We have the wrong focus- we paradoxically train too many scientists and have a largely scientifically illiterate populace.
But maybe it's better for the masses to be scientifically illiterate. It the masses actually could think, they would be harder to control. Maybe we want passive people, watching TV, working as corporate cogs, until they wear out, so that we can get a new cheap batch of labor. Maybe it's better for people not to think, because thinking is too painful.

Do I really believe this? I don't know. The problem is that I was brainwashed from birth until about age 20 into thinking that science was cool. That science would bring peace and prosperity, and that I would join the scientific elite and be the next Nobel prize winner. Seriously. When I went to Washington for Westinghouse, you meet Congressmen and Nobel prize winners, and they were telling us that we would one day be one of them. They were telling *me* that someday, I would be one of them.

So at the end of all this.... I find myself struggling to find work, and wondering what ever happened to my Nobel Prize. I couldn't help get the feeling that I had been lied to, and if they lied to me about this, then what else did they lie to me about. I really don't know.

In any case, if we aren't going to figure out what to do with future scientists, it's better not to expose them to these ideas. It will seriously screw them up.

Recognitions:
 Quote by twofish-quant Or biology, or economics, or law.
Biology has good job prospects? What are you reading? Is it propaganda propagated by biologists?

http://finance.yahoo.com/news/top-1-...163026283.html

Incidentally, while I can't confirm that biology has good job prospects, I can say that we (or at least I) appreciate how much biology depends on physics, so if for nothing else, I'd like more physicists (and engineers, whom I think of as physicists).

BTW, do you know of Douglas Prasher? He had an idea that revolutionised biology, but was unable to remain in academia.
http://en.wikipedia.org/wiki/Douglas_Prasher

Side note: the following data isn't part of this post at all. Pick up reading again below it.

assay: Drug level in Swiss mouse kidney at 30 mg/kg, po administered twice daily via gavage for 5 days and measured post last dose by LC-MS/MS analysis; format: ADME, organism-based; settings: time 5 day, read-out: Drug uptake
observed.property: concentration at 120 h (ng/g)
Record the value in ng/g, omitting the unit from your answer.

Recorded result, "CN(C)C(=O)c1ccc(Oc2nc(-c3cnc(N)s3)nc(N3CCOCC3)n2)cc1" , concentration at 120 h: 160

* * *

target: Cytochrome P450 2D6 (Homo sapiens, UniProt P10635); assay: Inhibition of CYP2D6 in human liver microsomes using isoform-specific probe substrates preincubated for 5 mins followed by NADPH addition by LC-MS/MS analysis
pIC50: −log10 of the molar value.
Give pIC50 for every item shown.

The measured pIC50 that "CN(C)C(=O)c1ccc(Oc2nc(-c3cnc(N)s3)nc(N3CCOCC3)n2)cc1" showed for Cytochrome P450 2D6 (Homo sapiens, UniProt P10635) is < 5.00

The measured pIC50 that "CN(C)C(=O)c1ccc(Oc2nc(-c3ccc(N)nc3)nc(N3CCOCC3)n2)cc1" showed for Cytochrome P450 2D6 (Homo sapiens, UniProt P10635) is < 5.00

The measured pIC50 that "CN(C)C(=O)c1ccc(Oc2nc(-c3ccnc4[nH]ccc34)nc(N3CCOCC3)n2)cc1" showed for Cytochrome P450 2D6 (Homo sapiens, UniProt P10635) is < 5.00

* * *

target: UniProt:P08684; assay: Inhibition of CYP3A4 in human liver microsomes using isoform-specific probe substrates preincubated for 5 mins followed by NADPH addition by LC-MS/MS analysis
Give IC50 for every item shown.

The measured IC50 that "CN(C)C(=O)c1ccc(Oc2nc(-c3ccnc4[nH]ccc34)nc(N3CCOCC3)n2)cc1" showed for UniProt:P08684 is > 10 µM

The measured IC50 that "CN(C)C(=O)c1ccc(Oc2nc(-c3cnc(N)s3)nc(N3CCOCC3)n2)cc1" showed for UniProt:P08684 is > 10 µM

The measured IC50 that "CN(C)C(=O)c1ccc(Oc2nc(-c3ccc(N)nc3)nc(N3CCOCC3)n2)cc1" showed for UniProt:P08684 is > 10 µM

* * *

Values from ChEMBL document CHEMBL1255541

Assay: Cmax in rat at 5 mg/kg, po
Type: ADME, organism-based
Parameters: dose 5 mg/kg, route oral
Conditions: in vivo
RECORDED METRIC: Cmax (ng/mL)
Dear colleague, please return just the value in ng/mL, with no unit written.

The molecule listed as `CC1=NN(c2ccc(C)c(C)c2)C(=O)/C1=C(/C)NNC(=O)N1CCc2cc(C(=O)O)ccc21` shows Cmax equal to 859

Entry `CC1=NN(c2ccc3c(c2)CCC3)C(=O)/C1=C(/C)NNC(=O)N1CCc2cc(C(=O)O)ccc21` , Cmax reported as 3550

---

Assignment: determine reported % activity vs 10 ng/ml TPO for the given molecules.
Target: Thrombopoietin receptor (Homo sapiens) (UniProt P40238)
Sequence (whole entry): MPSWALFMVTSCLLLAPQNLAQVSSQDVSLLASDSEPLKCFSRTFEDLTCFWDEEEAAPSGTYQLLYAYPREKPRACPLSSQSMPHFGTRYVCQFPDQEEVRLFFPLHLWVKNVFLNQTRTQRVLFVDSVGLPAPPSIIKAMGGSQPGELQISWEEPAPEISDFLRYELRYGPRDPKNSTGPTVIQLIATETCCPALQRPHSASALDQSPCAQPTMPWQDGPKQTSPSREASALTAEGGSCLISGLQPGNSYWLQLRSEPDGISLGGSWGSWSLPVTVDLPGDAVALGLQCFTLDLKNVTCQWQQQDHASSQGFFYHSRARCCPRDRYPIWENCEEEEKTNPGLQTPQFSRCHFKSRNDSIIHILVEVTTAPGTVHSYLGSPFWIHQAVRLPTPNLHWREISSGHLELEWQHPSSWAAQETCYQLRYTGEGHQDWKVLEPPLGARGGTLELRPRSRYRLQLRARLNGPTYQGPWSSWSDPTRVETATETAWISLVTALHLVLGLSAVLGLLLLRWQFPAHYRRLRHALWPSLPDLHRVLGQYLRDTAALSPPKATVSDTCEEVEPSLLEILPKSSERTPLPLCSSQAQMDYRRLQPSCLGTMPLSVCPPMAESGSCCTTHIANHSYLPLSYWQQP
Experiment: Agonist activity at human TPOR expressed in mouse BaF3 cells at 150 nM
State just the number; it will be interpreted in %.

http://gfp.conncoll.edu/prasher.html

Recognitions:
 Quote by atyy The Numbers That Really Intrigue Physics Majors The median annual income for a physicist is $94,240. The middle 50% earn between$72,910 and $117,080. The lowest ten percent earned less than$52,070, and the highest ten percent earn $143,570. The average starting salary offer to Physics doctoral degree candidates is$52,460.
 Quote by ParticleGrl And here we have an excellent example of how to mislead with numbers. Every single one of these numbers is totally irrelevant to a physics major with no intention of getting a phd in physics- why? Because physics bachelors don't work as physicists! Its not only irrelevant, its misleading. This seems to suggest that study physics -> work in physics is as normal as something like study engineering -> work in engineering. Now, for those who DO plan on going to graduate school, many of these still aren't relevant. Many phd holding physicists are never able to get a job as a physicist! The number that is of some relevance is the average starting salary offer to physics doctoral degree candidates. The average starting salary for an bachelors engineer is between 50 and 60k, depending on the type of engineering. So an engineer makes as much with 4 years of school as a phd physicist does with 10. Of course, an engineer with an extra 6 years of experience is probably making between 70-80k. By the time the physicist has gotten his job offer, he could have saved an extra 240k had he been an engineer. Even after he gets hired with his phd he is making 20k-30k a year less than he would have been with an engineering degree.
Would something like this be less misleading http://www.payscale.com/best-colleges/degrees.asp? Unless the numbers aren't accurate, it seems physics majors actually do really well! (Conflict of interest declaration: I'm a biologist.)

 Quote by atyy Would something like this be less misleading http://www.payscale.com/best-colleges/degrees.asp? Unless the numbers aren't accurate, it seems physics majors actually do really well! (Conflict of interest declaration: I'm a biologist.)